Meanwhile, over at Human Rights Watch, Sarah Leah Whitson, their Director of the Middle East and North Africa Division was busy proving Bernstein's claims of bias as reported  by a real watchdog, NGO (Non Governmental Organizations) Monitor. While repeatedly condemning Israel, Whiston sang the praises of Qaddafi and his son Seif, for bringing about a Tripoli Spring.

In 2009, Sarah Leah Whitson, Director of the Middle East and North Africa Division at Human Rights Watch (HRW), visited Libya, claiming to have discovered a "Tripoli spring." In particular, Whitson praised Muammar Qaddafi's son Seif Islam as a leading reformer. In two articles promoting this facade of reform, she repeatedly praised him for creating an "expanded space for discussion and debate."

Perhaps Whitson was impressed by Seif's Ph.D dissertation on a civil society from the London School in Economics, supposedly written by someone else. Of course the Qaddafis donated millions to the school.

Blatantly twisted analysis such as this helps explain why intelligence agencies in this country and Europe have had such failures in dealing with the Muslim world.

Will Bernstein's baby grow up into another rebellious adolescent with mutual renunciation or will it be a real advocate for real human rights? Time will tell.

hat tip: CAMERA (Committee for Accuracy in Middle East Reporting in America)


"How much sharper than a serpent's tooth it is to have a thankless child," cried King Lear. Robert Bernstein, the founder of the now misnamed group Human Rights Watch certainly feels that way about his child. Dismayed and appalled at the actions and activities of the organization he created, he left it, mainly because of its unnatural and unfair focus on Israel.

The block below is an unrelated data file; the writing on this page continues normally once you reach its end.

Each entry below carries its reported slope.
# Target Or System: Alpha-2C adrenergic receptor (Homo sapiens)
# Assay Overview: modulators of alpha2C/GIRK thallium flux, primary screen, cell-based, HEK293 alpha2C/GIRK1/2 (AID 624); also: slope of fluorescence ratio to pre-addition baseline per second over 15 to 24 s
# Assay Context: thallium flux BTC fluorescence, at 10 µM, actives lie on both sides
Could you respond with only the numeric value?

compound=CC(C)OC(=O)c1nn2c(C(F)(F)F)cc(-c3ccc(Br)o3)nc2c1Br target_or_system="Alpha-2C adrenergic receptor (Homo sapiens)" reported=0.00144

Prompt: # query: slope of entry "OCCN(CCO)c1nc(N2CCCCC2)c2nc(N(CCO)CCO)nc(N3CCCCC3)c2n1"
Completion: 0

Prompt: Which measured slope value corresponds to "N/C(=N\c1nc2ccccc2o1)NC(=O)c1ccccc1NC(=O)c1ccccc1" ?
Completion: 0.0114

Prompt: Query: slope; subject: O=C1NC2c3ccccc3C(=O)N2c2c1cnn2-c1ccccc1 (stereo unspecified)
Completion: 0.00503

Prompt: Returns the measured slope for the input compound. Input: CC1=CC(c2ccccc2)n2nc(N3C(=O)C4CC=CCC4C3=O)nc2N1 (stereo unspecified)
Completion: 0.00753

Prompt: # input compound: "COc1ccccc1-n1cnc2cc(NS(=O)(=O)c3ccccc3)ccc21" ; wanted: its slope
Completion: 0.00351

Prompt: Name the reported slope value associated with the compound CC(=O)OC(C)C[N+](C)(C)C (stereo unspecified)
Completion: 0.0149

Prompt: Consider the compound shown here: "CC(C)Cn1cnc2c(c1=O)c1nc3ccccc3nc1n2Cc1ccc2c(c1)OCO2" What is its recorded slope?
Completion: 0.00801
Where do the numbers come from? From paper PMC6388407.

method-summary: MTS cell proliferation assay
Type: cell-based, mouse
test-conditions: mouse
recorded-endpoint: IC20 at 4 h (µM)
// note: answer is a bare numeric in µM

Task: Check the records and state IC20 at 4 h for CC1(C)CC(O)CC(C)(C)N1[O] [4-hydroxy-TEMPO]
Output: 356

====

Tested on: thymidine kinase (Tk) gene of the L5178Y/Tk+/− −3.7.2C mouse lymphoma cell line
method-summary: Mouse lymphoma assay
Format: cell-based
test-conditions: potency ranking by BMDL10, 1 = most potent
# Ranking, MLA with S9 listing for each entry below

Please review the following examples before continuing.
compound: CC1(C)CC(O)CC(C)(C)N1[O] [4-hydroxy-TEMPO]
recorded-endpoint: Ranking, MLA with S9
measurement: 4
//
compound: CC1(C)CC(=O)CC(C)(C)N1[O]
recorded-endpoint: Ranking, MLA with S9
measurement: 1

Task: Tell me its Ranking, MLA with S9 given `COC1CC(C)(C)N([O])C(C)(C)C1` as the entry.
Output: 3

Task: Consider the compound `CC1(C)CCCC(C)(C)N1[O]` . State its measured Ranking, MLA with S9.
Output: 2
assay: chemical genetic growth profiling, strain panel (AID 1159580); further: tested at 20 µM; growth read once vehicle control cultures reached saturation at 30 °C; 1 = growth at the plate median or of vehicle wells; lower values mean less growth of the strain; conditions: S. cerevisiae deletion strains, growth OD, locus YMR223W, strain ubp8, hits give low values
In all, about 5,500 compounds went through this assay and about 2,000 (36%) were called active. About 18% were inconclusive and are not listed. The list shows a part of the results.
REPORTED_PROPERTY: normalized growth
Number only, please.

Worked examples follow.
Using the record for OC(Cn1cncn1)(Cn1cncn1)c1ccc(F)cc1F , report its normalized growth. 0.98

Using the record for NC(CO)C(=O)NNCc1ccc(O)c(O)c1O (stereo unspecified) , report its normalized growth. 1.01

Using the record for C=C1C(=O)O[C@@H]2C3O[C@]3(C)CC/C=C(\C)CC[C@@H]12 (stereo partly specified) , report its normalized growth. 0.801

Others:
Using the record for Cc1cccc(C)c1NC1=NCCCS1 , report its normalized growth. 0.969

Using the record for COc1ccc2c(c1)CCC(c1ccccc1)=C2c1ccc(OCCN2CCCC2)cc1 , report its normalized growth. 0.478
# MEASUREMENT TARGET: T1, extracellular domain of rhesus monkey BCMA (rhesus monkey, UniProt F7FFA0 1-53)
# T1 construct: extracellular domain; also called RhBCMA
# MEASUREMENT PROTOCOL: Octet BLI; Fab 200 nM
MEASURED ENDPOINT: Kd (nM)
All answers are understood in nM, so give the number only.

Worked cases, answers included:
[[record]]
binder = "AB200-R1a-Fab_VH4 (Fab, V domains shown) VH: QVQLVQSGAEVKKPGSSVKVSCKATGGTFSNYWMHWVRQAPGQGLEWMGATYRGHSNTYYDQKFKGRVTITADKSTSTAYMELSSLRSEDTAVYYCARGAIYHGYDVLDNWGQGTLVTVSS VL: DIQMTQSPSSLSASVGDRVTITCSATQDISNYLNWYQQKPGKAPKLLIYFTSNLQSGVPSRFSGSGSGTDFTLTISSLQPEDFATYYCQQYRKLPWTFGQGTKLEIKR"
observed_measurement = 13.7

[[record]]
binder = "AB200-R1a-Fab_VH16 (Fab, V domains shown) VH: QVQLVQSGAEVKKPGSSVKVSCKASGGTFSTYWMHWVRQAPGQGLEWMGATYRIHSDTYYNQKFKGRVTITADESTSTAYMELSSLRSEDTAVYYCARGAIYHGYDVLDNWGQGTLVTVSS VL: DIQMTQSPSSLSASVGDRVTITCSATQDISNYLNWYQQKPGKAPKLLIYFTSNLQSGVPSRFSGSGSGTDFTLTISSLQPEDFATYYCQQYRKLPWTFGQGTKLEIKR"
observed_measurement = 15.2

However, still believing he can do something for human rights he started a new one, Advancing Human Rights, where, at an organizational pre launch, he explained his

renunciation of his child and his hopes for his new baby.

According to him, Human Rights Watch


became another critical voice by joining other human rights organizations already doing this in an open society. Some of these human rights organizations have gone one step further and decided to become arbiter in wars and believe that the Geneva Conventions, rules of war and international law are a major human rights concern.

This has been particularly true in Israel's fight with the Arab world, and centered, of course, on the Israel-Palestine problems just as the Arabs wished. I found myself having sharp disagreements with the actions and statements of Human Rights Watch concerning the Middle East and, in my view, the board's increasing unwillingness to address these differences. Following my op-ed in the New York Times on Oct. 19, 2009 in which I said Human Rights Watch was a major voice in trying to make Israel into a pariah state, I have had no contact with the board.